What is happening in general practice?

Derby KONP, 29 October 2019

Presentation (pdf) by Dr John Puntis of Leeds KONP

What is your experience?

GP Training: 5 years at medical school.

  • then 2 years Foundation training in hospital post
  • then 3 three years of GP Specialty Training, normally including 18 months in an approved training practice with a further 18 months in approved hospital posts
  • (some trainees will work in other specialties in hospital between finishing foundation years and entering GP specialty training)
  • minimum of 10 years to train a GP; UK medical school places increasing from 6000 to 7500, but will take a long time for NHSE’s ‘5000 new GPs’ – promised by 2021!)

From 2006-13: (Nuffield Trust; https://www.nuffieldtrust.org.uk/resource/is- general-practice-in-crisis) –

  • GP posts up 4%; consultants in hospital and community up 27%
  • Health Education England – 50% of medical students should go into general practice, but actually only 40% do so at present
  • 1 in 10 GP training posts unfilled
  • 1/3 of GPs under 50 stated leaving clinical care in next 5 years (but 50% of GPs >50)
  • Number of single doctor practices halved, number of practices >10 docs up by 76%
  • 8% (£287m) reduction in spending on GP services https://www.rcgp.org.uk/policy/workforce.aspx
  • 16% increase in GP workload over last 5 years
  • by 2025, 9.1m people living with multiple serious long term conditions (55% of GP appointments)
  • 10,000 more GPs needed General Practice is changing
  • historically, businesses (independent contractors) – but part of the NHS
  • the number of full-time equivalent GP partners has fallen 4 per cent for each of the past three years to March 2019, while the number of Full Time Equivalent salaried GPs has risen by at least 5 per cent in each of the same three years (i.e. less appetite for taking on business aspects of general practice; discussion re salaried service or partnership model)
  • NHS Digital: number of FTE GPs down by 576 over past year; headcount increased 2.3% due to trainees (Matt Hancock praised increase in GP numbers across country!)
  • 720,000 more patients registered with GPs this year
  • half of all GPs taking part in recent survey said they work beyond their rostered hours at least weekly and feel they cannot cope on a weekly basis

Survey also revealed a third of all doctors intend to reduce their hours in clinical practice within the next year, and 10% intend to take a break from practising medicine over the next year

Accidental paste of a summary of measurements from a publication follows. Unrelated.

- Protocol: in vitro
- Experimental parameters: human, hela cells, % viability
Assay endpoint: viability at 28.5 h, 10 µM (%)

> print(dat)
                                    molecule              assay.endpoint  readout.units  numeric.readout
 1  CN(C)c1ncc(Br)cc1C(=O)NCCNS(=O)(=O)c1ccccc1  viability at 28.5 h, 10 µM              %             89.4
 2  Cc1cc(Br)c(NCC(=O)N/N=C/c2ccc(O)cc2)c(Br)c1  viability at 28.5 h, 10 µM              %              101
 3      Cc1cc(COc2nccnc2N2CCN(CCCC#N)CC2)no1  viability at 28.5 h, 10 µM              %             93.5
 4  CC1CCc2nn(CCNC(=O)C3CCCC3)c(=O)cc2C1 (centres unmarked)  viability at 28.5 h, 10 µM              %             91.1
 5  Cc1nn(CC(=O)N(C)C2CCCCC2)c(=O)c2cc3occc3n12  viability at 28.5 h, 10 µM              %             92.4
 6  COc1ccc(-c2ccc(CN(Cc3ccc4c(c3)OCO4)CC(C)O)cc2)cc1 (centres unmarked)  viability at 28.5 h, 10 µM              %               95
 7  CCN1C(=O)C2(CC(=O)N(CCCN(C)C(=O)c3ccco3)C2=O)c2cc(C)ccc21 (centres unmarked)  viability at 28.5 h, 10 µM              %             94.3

• increasing workload comes from: long term conditions – complex patients; prevention; domestic violence; safeguarding, etc. etc. the “left shift” from hospital to community = more work for GPs
  • practices merging; mega-practises; not embedded in community; cant know patients in same way; therapeutic relationship not there (basis of general practice)
  • continuity of care in primary care reduces morbidity and mortality; also have role in protecting patients from health care – but not a policy priority. Good for doctors and patients

Workload is considerable:

  • 70% people see GP in 1 year, 90% in 5 years. Only 1 in 20 referred on to specialists (important gatekeeping role)
  • GP’s seeing >1m people a day; average GP seeing twice as many people/day as 30 yeas ago
  • 11 hour days, 41 daily contacts and half GPs working at unsafe levels Recruitment difficult:
  • early retirement; pension issues
  • increase in suicide rate: Office for National Statistics showing that 430 health professionals in England and Wales died by suicide from 2011 to 2015, including 81 doctors (= 1 every 18 days), and that female GPs have four times the risk of suicide than the general UK population
  • 244 surgeries closed last year; 583 since 2013
  • over past year FTE fully qualified GPs fell by 441
  • GPs get the blame/stress – e.g. nearly half GPs had patient referral bounced back on 2 week cancer pathway, or downgraded to non-urgent

Primary Care Network:

  • the stated aims of PCNs are to tackle the crisis in General Practice, in particular the crisis in recruitment and retention of GPs, by deploying a wider range of health care workers to “take the pressure off GPs”; to encourage GP practices to be part of wider multi-disciplinary teams to deliver improved community based care, thus reducing demand on hospitals; and to incentivise GPs to work together to tackle wider health issues, and reducing health inequalities, as outlined in the NHS Long Term Plan.
  • £2.3bn going into PCN by 2023 – welcomed by some as way of getting extra resources; others more sceptical (“nail in coffin of tradition general practice”?); most GPs ambivalent
  • core primary care contract still there
  • but this would change with an Integrated Care Provider contract – covers 1-2 million people, for 10-15 years – GP’s give up their own individual contract; GPs against ICP contract – say it will undermine benefits of working and collaborating together and improving community services

Is it all part of the big plan, or a bulwark against ICP (promoted by NHS England, whereby GPs would give up their practice contract and patient list and merge into a massive organisation covering hundreds of thousands of people)?

  • most extra funding in the new contract will not go into core GP services but into Primary Care Networks – a total of £1.8 billion a year by 2022